7:56: Clancy says screw the intermediary BS, and wants to make a motion RIGHT NOW to make confidentiality a rule of of Executive Sessions until records from said sessions are deemed releasable. That includes discussion, votes, and documents. Violation would mean a referral to the State Ethics Commission. To do so, the council has to…follow this:
Suspend rules to pass a new rule because current rules say rules can’t be passed the same night they are introduced.
1. We love how this is a huge deal to councilors, clearly due to an executive session due for tonight (or in the very near future). This is 20 minutes spent on councilors talking about business that the public may very well know about.
2. This has got to date back to lingering bad will over when Worcester Magazine got information from an executive session that people didn’t want us to have. Sorry guys.
8:02: If this law is going to cover everyone in the room, asks Rushton, who would have the authority to ever speak on any issue discussed in Executive Session.
David Moore says that it would be when the reason for confidentiality/executive session expires.
But Rushton says that the new rule could potentially be so iron clad that no information could legally be released or officials allowed to talk about it.
“It’s a case by case issue,” says Mayor Lukes.
“I’m still confused,” says Germain. He doesn’t know what they’re about to vote on.
Lukes says they’re voting on a new rule, but the Rules committee can bring it up again to rediscuss. So this is CLEARLY to establish a new short term rule for tonight’s Executive Session.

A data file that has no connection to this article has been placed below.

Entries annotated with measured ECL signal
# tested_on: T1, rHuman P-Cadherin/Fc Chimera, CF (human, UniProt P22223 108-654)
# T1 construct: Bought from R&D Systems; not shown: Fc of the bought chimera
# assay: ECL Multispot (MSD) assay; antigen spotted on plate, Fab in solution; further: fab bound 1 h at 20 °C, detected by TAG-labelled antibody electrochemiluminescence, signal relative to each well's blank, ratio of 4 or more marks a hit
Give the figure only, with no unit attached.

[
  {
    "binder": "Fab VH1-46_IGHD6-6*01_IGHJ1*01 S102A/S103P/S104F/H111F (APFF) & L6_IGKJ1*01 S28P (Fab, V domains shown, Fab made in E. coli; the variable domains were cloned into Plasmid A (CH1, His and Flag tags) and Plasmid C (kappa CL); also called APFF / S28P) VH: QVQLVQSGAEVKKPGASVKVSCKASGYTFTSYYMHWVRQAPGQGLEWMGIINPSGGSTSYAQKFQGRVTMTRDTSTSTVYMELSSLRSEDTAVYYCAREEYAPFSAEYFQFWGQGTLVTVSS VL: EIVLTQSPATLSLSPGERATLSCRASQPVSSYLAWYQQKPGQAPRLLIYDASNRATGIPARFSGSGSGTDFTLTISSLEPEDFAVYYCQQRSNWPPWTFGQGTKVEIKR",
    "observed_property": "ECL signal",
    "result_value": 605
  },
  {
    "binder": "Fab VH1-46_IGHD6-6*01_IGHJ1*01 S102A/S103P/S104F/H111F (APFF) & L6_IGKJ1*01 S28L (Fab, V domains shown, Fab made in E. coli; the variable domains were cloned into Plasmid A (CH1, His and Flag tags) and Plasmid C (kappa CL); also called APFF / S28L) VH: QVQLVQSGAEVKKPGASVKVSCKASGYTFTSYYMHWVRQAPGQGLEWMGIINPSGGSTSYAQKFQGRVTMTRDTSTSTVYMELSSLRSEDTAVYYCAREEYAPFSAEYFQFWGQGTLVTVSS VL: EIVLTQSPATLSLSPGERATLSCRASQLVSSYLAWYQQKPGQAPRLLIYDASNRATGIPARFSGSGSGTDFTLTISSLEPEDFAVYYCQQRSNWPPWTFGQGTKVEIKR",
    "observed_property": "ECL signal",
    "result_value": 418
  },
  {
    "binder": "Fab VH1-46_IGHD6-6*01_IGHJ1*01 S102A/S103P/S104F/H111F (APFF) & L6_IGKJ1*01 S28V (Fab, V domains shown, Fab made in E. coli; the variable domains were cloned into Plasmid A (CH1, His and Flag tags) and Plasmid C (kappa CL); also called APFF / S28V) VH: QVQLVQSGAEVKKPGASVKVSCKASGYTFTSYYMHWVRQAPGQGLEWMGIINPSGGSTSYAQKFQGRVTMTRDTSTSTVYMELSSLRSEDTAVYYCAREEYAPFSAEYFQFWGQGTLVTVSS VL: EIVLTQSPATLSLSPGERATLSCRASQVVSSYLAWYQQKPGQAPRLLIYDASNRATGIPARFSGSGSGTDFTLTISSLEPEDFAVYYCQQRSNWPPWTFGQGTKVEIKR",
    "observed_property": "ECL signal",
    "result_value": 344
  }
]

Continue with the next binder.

8:11: It’s a new year, meaning it’s time for Phil Palmieri…to do exactly what he did last year. PILOT. His question this time around: What properties have come off the tax rolls in the past few years, and what has it cost in revenue?
8:22: All the councilors are still going on about this—Clancy talks about the ongoing erosion of the tax base. Here’s the report they’re referencing.
8:29: The councilors, with a round of congratulations for the city for getting streaming video up and running. Hope you all have Silverlight!
8:40: Asian Longhorned Beetle time! 6,000 trees will come down, for sure, in the Greendale area, though “that number could grow” due to ongoing search efforts, says O’Brien. That includes grinding of stumps.
Intensive surveying will continue for the next few years, virtually non-stop.
This is scary stuff. And we’re only talking Greendale now, not the rest of the city.
8:51: We’re taking items under suspension, and then the council will head into executive session to discuss pending litigation on the Mark Rojas records.
8:57: A conversation about the city applying for government funds for (two-year) development projects. The application is due this week.
O’Brien says it’s too early to say how much we’re asking for, but that projects will be prioritized.
It’s realistic, says O’Brien, that hundreds of millions could be identified for Worcester, though it would come down to the Commonwealth’s decision on each town’s need.
9:07: The councilors enter executive session, effectively adjourning tonight’s public meeting.